The two main influences on mortgage rates this week, a lack of progress in the trade talks and weak inflation data, both were modestly positive for mortgage rates. As a result, rates ended a little lower.
Last week, senior administration officials suggested that a trade deal between the U.S. and China could be close, so investors were caught off guard on Tuesday when President Trump threatened to increase tariffs on Chinese goods. Trump also said that a good deal was a higher priority than a quick deal. Some analysts feel that this is an attempt by the Trump administration to apply pressure on China to speed up the negotiations, but investors are worried that Chinese officials will not back down and that an agreement may not be reached any time soon. Since trade restrictions such as tariffs slow global economic activity, which reduces the outlook for future inflation, the lack of progress was positive for mortgage rates.
The latest news on current inflation also was good for rates. The Consumer Price Index (CPI) is a widely followed monthly inflation report that looks at the price change for goods and services, and it increased less than expected in April. Core CPI, which excludes the volatile food and energy components, was just 2.1% higher than a year ago. Despite solid economic growth, Core CPI has held steady close to this level for over a year.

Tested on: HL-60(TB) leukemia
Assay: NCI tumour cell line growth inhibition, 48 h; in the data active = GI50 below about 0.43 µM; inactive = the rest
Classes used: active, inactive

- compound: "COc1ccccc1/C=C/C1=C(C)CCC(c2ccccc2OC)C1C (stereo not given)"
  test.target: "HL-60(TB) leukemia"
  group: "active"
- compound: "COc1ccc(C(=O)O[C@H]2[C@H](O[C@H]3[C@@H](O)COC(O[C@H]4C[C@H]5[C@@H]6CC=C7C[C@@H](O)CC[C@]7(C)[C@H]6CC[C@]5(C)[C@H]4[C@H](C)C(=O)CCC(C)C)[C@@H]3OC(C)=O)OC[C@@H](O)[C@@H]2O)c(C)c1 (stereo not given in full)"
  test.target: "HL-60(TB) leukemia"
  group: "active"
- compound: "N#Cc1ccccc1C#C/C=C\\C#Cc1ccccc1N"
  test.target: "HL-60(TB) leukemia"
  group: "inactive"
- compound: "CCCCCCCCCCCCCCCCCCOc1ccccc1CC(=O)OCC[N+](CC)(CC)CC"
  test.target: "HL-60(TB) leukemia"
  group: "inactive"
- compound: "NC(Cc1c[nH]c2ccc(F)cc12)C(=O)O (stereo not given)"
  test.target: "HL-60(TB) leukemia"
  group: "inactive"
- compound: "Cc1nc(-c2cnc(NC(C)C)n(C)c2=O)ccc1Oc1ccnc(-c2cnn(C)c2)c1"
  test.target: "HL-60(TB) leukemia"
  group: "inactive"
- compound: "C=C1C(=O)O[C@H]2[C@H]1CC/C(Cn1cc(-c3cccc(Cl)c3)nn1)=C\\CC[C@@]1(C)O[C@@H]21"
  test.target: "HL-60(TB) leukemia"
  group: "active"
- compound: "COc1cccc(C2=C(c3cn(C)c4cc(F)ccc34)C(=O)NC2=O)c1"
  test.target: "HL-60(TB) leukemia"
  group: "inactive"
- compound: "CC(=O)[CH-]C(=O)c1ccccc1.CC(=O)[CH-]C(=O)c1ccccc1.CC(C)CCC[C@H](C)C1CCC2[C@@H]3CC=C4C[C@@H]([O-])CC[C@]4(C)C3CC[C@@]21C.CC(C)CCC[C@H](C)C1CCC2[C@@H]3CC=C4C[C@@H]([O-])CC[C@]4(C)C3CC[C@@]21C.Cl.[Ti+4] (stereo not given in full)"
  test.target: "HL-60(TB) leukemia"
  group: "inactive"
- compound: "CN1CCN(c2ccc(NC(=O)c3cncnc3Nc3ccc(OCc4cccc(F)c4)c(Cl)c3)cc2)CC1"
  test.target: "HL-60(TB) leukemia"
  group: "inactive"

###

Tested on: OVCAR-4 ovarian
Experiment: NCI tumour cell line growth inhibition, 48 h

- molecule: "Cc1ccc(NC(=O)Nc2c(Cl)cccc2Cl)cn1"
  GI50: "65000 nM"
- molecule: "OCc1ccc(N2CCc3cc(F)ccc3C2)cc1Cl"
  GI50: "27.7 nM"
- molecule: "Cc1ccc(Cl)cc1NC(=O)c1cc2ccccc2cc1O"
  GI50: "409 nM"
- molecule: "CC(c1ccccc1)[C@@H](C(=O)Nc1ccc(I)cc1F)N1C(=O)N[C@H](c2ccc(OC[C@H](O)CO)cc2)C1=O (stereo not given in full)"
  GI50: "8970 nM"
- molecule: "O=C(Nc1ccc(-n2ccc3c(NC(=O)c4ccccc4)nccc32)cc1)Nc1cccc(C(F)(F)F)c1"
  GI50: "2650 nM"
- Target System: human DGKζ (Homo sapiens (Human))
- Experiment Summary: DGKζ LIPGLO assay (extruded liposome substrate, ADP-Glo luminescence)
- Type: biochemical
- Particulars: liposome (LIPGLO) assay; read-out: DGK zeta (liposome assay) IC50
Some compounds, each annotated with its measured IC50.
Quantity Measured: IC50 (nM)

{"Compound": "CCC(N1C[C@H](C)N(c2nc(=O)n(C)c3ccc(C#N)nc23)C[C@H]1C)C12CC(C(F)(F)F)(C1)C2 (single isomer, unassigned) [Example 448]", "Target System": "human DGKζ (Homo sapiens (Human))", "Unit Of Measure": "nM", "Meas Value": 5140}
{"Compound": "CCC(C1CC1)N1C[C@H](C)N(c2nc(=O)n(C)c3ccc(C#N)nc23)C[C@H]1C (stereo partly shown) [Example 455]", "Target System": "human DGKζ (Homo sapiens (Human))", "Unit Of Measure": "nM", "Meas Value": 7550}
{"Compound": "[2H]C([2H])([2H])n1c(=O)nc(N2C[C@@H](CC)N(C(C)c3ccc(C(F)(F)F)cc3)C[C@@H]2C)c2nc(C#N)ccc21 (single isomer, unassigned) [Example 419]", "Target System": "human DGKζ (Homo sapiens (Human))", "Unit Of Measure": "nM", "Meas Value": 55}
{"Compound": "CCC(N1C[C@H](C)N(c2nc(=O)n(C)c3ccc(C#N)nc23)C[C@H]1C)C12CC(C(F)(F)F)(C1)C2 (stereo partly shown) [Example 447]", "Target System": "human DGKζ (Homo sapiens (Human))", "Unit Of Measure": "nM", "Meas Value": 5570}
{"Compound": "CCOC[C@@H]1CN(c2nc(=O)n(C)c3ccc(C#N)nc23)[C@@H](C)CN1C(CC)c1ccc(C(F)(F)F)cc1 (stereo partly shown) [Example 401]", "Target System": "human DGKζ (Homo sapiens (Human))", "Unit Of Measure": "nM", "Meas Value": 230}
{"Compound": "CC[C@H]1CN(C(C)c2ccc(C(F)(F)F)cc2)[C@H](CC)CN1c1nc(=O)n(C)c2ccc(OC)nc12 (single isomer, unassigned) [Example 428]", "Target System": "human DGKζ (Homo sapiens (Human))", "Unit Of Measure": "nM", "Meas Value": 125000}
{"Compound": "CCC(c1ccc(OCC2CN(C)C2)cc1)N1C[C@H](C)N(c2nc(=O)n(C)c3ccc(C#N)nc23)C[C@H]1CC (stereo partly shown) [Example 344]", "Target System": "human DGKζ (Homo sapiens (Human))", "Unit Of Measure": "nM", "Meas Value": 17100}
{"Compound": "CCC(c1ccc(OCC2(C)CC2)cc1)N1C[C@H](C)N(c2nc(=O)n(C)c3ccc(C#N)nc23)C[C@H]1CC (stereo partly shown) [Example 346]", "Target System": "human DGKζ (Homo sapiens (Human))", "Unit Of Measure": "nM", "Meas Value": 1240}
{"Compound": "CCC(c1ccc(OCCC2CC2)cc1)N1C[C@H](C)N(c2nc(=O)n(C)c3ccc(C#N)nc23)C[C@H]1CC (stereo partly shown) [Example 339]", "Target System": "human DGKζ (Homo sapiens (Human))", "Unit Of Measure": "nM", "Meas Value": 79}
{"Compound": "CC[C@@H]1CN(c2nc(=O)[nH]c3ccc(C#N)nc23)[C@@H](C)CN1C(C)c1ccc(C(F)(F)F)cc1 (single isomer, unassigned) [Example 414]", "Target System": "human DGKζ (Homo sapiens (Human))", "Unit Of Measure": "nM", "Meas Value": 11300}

Looking ahead, Retail Sales will be released on Wednesday. Since consumer spending accounts for about 70% of all economic activity in the U.S., the retail sales data is a key indicator of growth. Industrial Production, another important indicator of economic growth, also will come out on Wednesday. Housing Starts will be released on Thursday. Investors also will be watching for news about the trade negotiations between the U.S. and China.
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